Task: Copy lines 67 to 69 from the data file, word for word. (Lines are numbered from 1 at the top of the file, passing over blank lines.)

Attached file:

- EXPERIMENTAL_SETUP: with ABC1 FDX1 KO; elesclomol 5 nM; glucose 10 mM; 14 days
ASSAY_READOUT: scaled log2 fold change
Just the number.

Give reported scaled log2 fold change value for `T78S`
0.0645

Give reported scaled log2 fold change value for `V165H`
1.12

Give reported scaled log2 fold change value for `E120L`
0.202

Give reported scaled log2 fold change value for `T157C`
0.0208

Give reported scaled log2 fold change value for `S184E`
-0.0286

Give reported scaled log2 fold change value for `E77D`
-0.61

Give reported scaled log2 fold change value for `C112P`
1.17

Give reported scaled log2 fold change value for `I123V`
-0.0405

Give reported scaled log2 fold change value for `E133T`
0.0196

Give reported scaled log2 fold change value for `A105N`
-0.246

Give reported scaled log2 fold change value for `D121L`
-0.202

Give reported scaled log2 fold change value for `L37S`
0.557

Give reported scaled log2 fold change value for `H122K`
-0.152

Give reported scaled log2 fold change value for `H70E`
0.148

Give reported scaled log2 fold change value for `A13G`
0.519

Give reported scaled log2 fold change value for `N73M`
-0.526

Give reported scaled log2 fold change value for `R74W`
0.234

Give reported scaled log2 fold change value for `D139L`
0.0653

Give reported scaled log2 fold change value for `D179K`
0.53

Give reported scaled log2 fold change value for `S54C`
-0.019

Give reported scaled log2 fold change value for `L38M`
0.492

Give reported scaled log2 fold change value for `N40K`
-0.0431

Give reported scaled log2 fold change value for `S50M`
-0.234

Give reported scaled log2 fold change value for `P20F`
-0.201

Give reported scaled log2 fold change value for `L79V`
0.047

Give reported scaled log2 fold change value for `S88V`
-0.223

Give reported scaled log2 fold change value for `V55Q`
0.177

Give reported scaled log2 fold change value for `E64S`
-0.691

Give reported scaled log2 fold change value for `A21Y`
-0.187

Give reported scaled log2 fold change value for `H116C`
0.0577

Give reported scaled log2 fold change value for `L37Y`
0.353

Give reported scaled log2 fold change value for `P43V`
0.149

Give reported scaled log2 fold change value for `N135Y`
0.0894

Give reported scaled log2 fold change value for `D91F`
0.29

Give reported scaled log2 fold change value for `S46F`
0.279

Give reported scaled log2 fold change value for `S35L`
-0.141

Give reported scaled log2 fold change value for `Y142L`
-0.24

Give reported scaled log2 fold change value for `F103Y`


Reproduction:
0.149

Give reported scaled log2 fold change value for `N135Y`
0.0894